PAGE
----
Attention-grabbing communication is an essential tool to make flex schemes work, says Alison Coleman
The successful introduction of a flexible benefits scheme relies on the right communications strategy, which can prove elusive. Leaflets and handbooks packed with complicated, jargon-laden explanations of the scheme, what it includes and how it works, may not stimulate the positive response employers want from staff. Neither will simply hitching the scheme to the company intranet and expecting staff to use it.
Instead, the most effective flex communications are carefully tailored to the relevant audience, says Lee French, proposition director at Alexander Forbes. “When developing a flex scheme, employers need to know who their employees are, what is important to them, and what benefits they will find most helpful. The same principles apply when devising a communication strategy – your message has to connect with individuals.”
In large organisations, where the workforce demographic can easily shift, this can be a challenge, which accountancy firm Grant Thornton discovered during its 2007 merger with Robson Rhodes. Rather than insisting everyone adopted one organisation’s terms and conditions, new ones were drawn up, along with a new-look flex plan offering greater choice. Jenny Balme, national director at Grant Thornton, says the real challenge was making the scheme appeal to staff at the same time as asking them to agree to a new contract of employment.
“It was a huge organisational change, involving 4,400 staff, and the most important thing was getting people engaged in the scheme from an early stage. We used various methods to do this, including national roadshows, information and consultation forums, employee surveys, and focus groups. During the roadshows, we provided interactive keypads for those attending to have their say.”
This communication was effectively dripfed from the start, through the pre- and post-enrolment period and, as the scheme went live, using newsletters, reward statements and multimedia, including a DVD outlining key messages, such as the value of salary sacrifice benefits. The strategy paid off in terms of employee feedback on the scheme and increased take-up. Some employers have used segmented communications, focusing on promoting benefits such as retail vouchers, which help employees’ money go further in the current economic climate, or financial education for those with pension concerns or who require more detailed financial planning.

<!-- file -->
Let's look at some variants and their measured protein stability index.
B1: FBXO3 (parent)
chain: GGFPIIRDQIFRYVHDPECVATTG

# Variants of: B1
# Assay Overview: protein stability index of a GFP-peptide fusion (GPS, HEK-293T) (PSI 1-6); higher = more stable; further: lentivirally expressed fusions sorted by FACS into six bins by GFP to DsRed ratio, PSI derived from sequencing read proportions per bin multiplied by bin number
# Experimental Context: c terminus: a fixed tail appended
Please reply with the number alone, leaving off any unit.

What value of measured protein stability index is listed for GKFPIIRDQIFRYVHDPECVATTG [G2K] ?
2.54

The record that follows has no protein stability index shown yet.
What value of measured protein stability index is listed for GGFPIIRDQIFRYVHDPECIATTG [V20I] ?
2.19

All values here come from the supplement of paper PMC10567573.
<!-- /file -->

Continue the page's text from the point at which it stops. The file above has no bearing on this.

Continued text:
Others have positioned flex in such a way that staff are unable to ignore it, for example by sitting it alongside the online holiday planner, so staff can also see their total reward statement as they book their holidays.
Corporate branding and logos can also be used to transform flex messages. Communications consultancy Caburn Hope worked with Kellogg’s to produce personalised total reward statements. Bright and bold, and featuring some of the brand’s characters, these replaced its previous standard benefit and pension letters with the aim of selling its reward offering more proactively.
Chris Hopkins, managing director of Caburn Hope, says: “Information should be communicated in a way that resonates with people at all levels of the organisation. Our approach is to focus on bringing benefits and reward to life for employees, making it inspirational, easy to understand, and something people can relate to on a personal level. This, in turn, makes employees want to be more engaged, and allows the employer to secure a greater return on their flex investment.”
But as flex becomes more sophisticated and offers greater choice, nothing beats faceto- face communication with staff, says Alexander Forbes’ French. “There is a danger of information overload, and if flex seems too complicated, people will avoid it, even when there are clear savings and other financial benefits for them. People appreciate an employer that provides the opportunity for them to discuss their finances and receive advice in normal working hours, so one-toones are paramount.
“Employees generally seem to know little about what is out there, but through one-toone discussions, it becomes apparent they want to find out more.”
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